“If the regime were to change and Syria were to move in a more pro-Western direction, I think the Russians would view that as a blow to their strategic posture in the region. And so one of the things that the U.S. might do is offer reassurances to the Russians that even if a process of regime transition happens in Syria, they won't be left out,” said Heydemann.

Asked about Russia's plans for Syrian talks in Moscow, State Department Spokeswoman Nuland said the first priority must be an end to fighting.

"Again, there have been plenty of talks outside Syria over the last few months. It is very difficult to see how you address the real dangers and the real concerns unless and until the violence comes to an end,” said Nuland.

Facing the threat of a Russian veto over U.N. action on Syria, a senior U.S. diplomat said it is time for the Russians to decide whether “they are going to continue to give cover to this kind of action,” which the United Nations estimates has killed more than 5,000 people.

Join the conversation on our social journalism site - Middle East Voices. Follow our Middle East reports on Twitter and discuss them on our Facebook page.

You May Like

UN: 1 Million Somalis at Risk of Hunger

Group warns region is in dire need of humanitarian aid, with at least 200,000 children under age of five acutely malnourished as drought hits southern, central part of nation More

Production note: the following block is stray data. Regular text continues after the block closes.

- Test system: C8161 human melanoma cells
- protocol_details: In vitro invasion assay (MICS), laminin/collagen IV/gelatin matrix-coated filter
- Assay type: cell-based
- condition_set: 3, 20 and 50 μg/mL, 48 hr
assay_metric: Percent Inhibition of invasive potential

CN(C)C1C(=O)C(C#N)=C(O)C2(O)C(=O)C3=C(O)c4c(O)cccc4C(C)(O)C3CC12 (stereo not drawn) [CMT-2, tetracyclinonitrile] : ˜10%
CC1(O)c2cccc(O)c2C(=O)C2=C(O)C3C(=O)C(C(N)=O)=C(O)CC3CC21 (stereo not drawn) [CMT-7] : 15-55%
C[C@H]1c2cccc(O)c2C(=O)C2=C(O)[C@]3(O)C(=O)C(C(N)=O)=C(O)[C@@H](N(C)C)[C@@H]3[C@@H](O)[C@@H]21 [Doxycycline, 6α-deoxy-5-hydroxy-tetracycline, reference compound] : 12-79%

Human Rights Groups Allege Supression of Freedoms in Thailand

Thailand’s military, police have suppressed release of independent report assessing human rights in kingdom during first 100 days of latest coup More

Jennifer Lawrence Contacts FBI After Nude Photos Hacked

'Silver Linings Playbook' actress' photos were posted on image-sharing forum 4chan; Federal Bureau of Investigations is looking into matter More

This forum has been closed.
Comments
     
There are no comments in this forum. Be first and add one

Featured Videos

Your JavaScript is turned off or you have an old version of Adobe's Flash Player. Get the latest Flash player.
Ukraine Schools Resume Classes, Donate to Government Forcesi
X
September 02, 2014 12:58 PM
A new school year has started in Ukraine but thousands of children in the war-torn east are unable to attend because of ongoing clashes with pro-Russia rebels. In Ukraine's capital, patriotic education has become the norm along with donations to support injured security forces fighting to take back rebel-held areas. VOA's Daniel Schearf reports from Kyiv.
Video

Video Ukraine Schools Resume Classes, Donate to Government Forces

A new school year has started in Ukraine but thousands of children in the war-torn east are unable to attend because of ongoing clashes with pro-Russia rebels. In Ukraine's capital, patriotic education has become the norm along with donations to support injured security forces fighting to take back rebel-held areas. VOA's Daniel Schearf reports from Kyiv.
Video

Video US Detainees Want Negotiators for Freedom in North Korea